just pragmatic, are accompanied by betrayal of the spirit of the revolution exemplified in the
ammendments made into the "Seven Commandments" of "Animalism"(Gardner 102).
Costantly these are changed by one of the deceiving pigs, Squealer. The puzzled animals
can not figure out with trying to keep pace with the pigs increasing authority. So the
commandments such as, "No animal shall sleep in a bed" becomes, when the pigs move into
the farmhouse, "No animal shall sleep in a bed with sheets." Also, after the savage killings
"No animal shall kill another" is modified by the addition of "without a cause."
Each event that occurs in Animal Farm has a historical parallel(Meyers 106).
The Rebellion is the October 1917 Revolution, the Battle of the Cowshed is the subsequent
Civil War, Mr. Jones and the farmers represent the loyalist Russians, the hen's revolt stands
for the brutally suppressed 1921 mutiny of the sailors, Napolean's deal with Whymper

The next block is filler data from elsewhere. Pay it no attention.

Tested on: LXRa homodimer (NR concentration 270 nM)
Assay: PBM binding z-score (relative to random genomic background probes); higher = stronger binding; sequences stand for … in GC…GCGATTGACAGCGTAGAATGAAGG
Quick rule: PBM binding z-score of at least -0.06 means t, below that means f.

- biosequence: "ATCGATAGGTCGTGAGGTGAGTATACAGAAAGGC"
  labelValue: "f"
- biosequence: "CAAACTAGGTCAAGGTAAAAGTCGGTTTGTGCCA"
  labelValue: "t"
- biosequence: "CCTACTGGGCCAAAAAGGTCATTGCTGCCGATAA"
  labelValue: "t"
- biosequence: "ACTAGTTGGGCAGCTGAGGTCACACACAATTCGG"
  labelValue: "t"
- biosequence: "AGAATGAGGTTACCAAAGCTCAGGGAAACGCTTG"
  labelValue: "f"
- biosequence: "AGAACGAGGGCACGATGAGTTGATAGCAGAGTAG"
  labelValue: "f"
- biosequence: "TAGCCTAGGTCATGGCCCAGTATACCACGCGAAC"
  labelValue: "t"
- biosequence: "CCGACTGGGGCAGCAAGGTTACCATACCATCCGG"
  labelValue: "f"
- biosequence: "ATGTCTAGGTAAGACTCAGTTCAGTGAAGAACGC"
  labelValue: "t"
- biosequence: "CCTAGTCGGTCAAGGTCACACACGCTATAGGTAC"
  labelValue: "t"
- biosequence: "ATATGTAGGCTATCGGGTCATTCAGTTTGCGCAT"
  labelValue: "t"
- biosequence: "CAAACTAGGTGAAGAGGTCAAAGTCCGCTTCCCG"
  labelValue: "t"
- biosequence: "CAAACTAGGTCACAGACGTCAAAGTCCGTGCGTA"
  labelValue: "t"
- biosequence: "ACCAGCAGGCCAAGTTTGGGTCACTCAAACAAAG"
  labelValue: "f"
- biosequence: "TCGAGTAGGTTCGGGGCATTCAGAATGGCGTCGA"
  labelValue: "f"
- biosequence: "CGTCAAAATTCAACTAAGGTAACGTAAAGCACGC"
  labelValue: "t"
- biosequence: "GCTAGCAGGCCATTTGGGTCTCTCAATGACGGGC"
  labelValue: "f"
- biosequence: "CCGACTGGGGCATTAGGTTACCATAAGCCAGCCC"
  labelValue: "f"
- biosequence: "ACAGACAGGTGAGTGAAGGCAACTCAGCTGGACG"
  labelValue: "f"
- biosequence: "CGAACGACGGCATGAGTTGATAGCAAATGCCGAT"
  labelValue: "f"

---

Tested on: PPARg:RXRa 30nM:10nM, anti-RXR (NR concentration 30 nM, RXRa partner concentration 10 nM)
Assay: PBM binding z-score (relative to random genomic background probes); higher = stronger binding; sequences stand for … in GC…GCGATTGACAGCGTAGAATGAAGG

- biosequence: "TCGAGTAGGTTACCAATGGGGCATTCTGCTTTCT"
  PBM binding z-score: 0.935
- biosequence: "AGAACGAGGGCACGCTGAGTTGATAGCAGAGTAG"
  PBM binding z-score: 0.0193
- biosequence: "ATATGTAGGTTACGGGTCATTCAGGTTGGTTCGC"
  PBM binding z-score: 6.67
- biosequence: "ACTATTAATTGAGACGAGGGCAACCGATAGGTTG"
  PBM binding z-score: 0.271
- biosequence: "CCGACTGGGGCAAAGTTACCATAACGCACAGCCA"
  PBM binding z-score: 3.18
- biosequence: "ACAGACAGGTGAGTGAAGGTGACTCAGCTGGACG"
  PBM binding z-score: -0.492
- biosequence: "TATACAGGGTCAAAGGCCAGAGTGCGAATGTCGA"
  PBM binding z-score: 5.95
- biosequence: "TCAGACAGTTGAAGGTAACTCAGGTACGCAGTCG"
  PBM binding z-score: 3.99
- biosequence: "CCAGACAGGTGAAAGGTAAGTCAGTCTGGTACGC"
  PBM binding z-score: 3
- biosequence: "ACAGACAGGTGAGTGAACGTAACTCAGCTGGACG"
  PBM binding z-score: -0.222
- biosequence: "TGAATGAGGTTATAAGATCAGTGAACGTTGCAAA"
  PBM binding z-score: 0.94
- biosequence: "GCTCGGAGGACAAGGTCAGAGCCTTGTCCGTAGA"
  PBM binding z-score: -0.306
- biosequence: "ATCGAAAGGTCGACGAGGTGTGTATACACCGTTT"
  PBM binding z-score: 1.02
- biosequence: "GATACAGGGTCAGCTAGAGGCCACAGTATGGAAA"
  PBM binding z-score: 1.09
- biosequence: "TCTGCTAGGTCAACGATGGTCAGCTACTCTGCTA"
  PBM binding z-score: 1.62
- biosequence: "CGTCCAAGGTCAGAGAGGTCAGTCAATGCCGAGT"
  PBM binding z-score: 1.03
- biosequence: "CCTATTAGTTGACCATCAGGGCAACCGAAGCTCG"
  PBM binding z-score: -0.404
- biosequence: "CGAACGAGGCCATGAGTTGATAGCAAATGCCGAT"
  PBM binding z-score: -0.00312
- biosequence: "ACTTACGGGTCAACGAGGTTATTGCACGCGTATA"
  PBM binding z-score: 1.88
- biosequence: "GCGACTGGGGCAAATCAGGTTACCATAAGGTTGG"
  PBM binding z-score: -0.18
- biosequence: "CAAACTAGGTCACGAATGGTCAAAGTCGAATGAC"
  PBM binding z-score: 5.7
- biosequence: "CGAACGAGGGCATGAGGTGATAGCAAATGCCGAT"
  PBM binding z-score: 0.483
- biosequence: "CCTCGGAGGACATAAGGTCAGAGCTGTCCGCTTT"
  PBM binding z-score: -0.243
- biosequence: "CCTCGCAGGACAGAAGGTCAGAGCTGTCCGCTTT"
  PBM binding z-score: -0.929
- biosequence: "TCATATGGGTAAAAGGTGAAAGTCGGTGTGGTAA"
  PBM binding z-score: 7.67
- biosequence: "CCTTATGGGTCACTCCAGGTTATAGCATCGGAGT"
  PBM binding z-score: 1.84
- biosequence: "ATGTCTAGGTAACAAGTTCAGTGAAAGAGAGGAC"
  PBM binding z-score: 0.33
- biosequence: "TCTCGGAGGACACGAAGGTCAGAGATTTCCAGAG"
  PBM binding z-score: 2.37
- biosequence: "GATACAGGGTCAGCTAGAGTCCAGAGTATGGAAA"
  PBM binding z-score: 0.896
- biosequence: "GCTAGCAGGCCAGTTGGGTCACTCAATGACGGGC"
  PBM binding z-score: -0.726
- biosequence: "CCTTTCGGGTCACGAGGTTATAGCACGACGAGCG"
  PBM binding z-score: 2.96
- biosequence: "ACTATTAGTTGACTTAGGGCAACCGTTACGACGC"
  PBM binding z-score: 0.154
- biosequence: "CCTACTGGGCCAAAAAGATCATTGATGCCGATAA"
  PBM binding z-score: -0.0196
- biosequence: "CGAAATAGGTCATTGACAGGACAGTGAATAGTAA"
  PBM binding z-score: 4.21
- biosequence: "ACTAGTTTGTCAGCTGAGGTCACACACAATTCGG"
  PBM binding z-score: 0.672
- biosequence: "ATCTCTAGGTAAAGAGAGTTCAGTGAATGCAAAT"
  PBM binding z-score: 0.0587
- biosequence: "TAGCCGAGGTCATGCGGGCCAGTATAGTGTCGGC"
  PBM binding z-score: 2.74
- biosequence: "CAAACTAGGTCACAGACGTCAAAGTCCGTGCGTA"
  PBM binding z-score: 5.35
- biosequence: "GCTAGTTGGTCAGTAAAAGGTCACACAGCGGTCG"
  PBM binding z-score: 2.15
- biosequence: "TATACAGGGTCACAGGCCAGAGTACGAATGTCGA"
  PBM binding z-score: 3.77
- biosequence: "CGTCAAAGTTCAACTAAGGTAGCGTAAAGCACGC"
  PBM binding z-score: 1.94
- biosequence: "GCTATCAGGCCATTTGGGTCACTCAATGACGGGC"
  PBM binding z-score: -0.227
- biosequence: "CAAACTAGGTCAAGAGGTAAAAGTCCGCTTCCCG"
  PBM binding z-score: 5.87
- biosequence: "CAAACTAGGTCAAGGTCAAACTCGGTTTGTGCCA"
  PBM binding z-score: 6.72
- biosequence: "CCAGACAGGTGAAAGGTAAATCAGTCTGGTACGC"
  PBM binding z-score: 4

represents Russia's 1922 Treaty of Rapallo with Germany(Meyers 106). The most
significant of all the events is the building of the windmill, which in Soviet terms represents
industrialization(Meyers 107). Orwell ends the novel with a satiric portrait of the Teheran
Conference of 1943, the meeting of Churchill, Roosevelt, and Stalin who are now allies
Throughout the entire book, the pigs gradually gravitate towards the human world.
First, through trade and alliances with Mr.Frederick. The selling of timber to Mr. Frederick
of Pinchfield is the animal equivalent of the short-lived Nazi-Soviet nonaggression pact of
1939(Gardner 105). Then as the pigs celebrate the Pyrrhic victory at the Battle of the
Windmill, they drink alcohol. More and more has Napolean, now "elected" president,
become the remote object of a personality cult in a system marked by "readjustment" of
rations for workers and the empty "dignity of" more songs, more speeches, and more
processions(Gardner 105). Despite this, all the animals, except the pigs, still hope for days